OECD Economic Outlook, Volume 2003 Issue 1
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OECD Economic Outlook, Volume 2003 Issue 1

Twice a year, the OECD Economic Outlook analyses the major trends that will mark the next two years. The present issue covers the outlook to the end of 2004 and examines the economic policies required to foster high and sustainable growth in member countries. Developments in selected major non-OECD economies are also evaluated.

In addition to the themes featured regularly, this issue contains five analytical chapters addressing the following questions: the telecommunications sector,  sources of divergence in growth trends among the major economies, recent patterns and developments in foreign direct investment,  and whether further trade and regulatory policy reforms would affect foreign direct investment flows and economic integration among OECD countries.

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OECD

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After a very strong performance during most of last year, output slowed down markedly in the autumn, mainly because of faltering export demand. Output growth is likely to have remained weak through the winter, but the pause is expected to be fairly short-lived. Economic fundamentals are sound, and activity should pick up in the second half of this year if the US recovery accelerates as expected and the present uncertainties diminish. Even though the recent rise in inflation was partly due to one-off factors, price pressures are beginning to build.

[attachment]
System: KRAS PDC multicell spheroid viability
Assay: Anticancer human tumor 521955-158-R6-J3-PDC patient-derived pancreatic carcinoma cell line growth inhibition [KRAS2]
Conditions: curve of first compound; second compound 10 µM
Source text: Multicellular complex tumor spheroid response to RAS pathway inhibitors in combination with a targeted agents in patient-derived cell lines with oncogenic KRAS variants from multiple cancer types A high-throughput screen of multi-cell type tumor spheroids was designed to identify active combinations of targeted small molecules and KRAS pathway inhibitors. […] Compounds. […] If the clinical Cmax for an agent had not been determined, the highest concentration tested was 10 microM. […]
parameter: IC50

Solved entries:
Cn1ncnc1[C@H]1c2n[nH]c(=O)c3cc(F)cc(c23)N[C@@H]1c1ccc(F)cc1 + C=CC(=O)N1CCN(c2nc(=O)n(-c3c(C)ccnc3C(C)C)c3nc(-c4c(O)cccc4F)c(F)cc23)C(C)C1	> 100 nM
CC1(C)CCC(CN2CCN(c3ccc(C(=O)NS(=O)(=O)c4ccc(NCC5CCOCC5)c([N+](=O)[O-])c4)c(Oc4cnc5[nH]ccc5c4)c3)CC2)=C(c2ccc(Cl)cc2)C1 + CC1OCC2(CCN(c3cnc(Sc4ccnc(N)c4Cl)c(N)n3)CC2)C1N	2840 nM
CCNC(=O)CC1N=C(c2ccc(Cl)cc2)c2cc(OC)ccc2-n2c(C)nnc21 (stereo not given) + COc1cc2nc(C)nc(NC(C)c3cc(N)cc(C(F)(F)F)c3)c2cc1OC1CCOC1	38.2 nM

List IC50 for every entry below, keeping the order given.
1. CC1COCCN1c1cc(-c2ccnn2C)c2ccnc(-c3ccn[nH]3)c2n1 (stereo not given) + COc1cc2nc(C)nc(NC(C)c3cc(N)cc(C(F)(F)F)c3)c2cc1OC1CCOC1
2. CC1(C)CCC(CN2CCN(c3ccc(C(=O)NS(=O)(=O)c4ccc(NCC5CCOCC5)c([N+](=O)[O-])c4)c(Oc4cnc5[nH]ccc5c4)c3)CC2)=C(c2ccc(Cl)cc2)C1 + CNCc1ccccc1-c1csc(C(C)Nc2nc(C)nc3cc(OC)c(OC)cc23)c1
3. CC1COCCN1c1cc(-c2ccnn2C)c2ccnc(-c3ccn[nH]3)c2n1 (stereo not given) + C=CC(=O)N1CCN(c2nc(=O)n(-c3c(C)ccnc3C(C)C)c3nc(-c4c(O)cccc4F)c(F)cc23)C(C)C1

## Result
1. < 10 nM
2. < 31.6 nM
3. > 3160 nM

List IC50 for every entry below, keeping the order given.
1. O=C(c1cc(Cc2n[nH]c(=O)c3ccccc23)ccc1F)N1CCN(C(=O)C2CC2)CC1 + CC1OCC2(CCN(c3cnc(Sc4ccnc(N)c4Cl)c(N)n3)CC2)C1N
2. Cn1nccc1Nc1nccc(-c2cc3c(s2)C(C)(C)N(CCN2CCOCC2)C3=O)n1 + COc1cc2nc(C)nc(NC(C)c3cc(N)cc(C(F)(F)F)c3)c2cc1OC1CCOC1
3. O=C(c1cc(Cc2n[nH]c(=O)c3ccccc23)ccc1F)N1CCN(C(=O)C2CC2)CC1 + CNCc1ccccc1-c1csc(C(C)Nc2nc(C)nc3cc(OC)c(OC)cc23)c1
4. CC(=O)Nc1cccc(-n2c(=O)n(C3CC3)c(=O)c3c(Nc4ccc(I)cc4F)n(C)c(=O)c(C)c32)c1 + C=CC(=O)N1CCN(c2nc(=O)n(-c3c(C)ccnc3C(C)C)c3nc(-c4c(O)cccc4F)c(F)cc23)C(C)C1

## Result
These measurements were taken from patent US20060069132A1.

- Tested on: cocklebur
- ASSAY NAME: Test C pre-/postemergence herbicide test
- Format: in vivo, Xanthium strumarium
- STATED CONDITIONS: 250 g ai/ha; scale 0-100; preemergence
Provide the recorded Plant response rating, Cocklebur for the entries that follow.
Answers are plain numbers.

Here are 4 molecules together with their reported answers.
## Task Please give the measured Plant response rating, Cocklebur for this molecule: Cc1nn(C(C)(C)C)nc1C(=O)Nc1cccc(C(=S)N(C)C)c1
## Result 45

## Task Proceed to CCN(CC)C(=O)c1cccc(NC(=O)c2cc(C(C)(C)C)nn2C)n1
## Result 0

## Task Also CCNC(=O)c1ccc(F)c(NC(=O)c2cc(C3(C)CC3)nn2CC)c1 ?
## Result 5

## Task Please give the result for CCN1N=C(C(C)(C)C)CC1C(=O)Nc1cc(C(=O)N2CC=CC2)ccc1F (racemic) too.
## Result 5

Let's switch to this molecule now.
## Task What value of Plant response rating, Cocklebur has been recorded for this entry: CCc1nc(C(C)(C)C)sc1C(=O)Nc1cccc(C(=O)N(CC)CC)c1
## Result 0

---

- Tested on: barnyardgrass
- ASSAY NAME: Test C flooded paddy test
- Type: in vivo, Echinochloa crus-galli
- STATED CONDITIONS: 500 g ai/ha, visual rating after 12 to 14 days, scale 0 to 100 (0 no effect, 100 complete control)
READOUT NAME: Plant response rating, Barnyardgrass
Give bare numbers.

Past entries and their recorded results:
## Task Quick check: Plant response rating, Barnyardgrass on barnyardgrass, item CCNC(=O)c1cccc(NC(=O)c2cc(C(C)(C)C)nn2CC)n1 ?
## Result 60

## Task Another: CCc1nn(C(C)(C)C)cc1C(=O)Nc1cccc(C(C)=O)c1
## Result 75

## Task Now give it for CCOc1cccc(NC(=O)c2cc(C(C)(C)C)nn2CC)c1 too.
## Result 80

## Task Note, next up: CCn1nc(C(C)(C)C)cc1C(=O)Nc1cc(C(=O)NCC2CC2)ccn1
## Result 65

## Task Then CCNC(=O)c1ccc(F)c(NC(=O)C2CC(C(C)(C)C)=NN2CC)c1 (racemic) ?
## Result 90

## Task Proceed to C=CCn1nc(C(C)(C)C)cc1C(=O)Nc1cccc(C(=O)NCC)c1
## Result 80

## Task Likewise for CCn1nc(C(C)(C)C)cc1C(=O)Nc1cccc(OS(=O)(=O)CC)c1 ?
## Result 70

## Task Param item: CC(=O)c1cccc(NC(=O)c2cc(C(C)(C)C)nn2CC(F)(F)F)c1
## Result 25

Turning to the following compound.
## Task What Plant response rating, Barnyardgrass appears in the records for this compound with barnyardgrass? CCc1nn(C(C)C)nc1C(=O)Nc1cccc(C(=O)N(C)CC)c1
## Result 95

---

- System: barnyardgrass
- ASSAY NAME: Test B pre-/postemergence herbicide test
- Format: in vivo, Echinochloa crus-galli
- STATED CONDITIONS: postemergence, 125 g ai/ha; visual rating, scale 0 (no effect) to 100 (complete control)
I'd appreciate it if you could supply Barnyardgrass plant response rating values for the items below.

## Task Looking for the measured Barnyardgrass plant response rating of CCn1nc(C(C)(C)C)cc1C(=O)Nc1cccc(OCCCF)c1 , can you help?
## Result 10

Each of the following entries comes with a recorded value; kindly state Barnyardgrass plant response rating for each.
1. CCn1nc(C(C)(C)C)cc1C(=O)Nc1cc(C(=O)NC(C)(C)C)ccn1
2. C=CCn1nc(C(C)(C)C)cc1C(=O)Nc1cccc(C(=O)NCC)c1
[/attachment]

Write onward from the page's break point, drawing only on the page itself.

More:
The Bank of Canada will need to raise interest rates further this year and next in order to avoid overheating. The planned shift in the fiscal stance, due to a substantial increase in spending, increases these overheating risks. Even though the medium-term fiscal situation is still solid, the government will eventually need to control the underlying sources of spending pressures, particularly in the health care system.

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